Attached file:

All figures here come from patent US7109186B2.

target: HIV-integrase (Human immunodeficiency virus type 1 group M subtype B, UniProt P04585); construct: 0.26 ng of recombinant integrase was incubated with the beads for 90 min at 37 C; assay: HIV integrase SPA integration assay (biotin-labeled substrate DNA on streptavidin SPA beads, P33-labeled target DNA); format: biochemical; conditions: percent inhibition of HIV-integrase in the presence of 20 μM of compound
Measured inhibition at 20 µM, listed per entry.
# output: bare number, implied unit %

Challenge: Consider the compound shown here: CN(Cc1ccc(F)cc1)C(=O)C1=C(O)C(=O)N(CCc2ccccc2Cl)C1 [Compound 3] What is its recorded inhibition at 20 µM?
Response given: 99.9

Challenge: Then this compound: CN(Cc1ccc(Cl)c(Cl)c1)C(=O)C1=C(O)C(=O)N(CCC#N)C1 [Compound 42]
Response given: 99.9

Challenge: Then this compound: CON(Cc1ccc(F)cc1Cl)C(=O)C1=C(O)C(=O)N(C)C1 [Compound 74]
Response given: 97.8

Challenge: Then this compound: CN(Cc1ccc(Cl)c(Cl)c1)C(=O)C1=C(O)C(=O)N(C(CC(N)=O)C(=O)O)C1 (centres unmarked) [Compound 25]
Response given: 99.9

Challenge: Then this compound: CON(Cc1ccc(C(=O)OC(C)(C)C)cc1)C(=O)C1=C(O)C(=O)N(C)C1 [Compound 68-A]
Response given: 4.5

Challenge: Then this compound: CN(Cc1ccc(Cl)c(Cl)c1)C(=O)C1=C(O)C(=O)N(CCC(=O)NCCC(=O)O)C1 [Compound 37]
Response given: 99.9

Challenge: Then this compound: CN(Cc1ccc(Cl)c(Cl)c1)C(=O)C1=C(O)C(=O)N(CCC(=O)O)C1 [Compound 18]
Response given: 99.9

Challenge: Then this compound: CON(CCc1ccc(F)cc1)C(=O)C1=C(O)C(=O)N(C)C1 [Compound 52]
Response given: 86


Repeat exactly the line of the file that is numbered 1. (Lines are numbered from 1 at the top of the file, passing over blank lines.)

All figures here come from patent US7109186B2.